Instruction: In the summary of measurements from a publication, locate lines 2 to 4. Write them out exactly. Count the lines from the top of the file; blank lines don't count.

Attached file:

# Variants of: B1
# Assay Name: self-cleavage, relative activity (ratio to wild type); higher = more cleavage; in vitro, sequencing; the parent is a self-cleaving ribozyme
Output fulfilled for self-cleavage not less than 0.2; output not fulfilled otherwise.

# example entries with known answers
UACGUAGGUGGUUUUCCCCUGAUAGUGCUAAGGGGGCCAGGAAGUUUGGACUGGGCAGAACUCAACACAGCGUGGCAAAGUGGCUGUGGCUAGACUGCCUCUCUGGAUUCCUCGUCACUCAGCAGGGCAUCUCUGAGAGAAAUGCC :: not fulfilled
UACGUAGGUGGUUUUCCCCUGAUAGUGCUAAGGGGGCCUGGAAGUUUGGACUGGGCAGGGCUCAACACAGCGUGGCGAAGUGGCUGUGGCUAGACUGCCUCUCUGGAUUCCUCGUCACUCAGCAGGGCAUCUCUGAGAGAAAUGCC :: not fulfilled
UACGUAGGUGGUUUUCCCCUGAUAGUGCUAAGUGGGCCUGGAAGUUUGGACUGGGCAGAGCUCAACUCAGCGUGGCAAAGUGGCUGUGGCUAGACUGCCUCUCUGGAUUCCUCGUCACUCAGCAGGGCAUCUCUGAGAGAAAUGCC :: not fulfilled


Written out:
# Assay Name: self-cleavage, relative activity (ratio to wild type); higher = more cleavage; in vitro, sequencing; the parent is a self-cleaving ribozyme
Output fulfilled for self-cleavage not less than 0.2; output not fulfilled otherwise.

# example entries with known answers